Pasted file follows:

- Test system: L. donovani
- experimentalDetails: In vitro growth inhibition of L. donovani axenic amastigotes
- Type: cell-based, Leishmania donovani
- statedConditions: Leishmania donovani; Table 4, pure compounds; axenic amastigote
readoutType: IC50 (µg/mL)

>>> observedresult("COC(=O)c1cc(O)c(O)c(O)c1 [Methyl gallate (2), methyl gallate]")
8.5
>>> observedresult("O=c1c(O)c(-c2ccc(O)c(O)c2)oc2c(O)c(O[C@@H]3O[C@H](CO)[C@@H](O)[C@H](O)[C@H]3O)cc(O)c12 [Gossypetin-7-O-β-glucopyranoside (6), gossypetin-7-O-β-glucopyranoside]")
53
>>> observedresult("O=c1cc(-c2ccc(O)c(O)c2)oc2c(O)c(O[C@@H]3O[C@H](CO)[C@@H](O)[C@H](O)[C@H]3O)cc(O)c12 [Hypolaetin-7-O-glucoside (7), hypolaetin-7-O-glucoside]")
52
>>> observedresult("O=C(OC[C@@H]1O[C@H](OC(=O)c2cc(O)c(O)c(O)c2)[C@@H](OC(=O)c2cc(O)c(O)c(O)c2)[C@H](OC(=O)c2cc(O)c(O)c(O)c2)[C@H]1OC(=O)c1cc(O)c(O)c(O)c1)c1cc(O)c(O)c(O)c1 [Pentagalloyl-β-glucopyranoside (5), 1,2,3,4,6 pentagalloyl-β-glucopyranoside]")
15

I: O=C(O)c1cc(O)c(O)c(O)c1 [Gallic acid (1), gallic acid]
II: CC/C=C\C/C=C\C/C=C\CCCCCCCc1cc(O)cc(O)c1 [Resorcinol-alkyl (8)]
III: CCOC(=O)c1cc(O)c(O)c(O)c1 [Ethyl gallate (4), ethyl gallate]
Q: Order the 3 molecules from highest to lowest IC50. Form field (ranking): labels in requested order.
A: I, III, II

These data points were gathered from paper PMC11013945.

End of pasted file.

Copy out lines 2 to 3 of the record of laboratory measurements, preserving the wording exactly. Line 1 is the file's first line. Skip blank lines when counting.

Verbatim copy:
- experimentalDetails: In vitro growth inhibition of L. donovani axenic amastigotes
- Type: cell-based, Leishmania donovani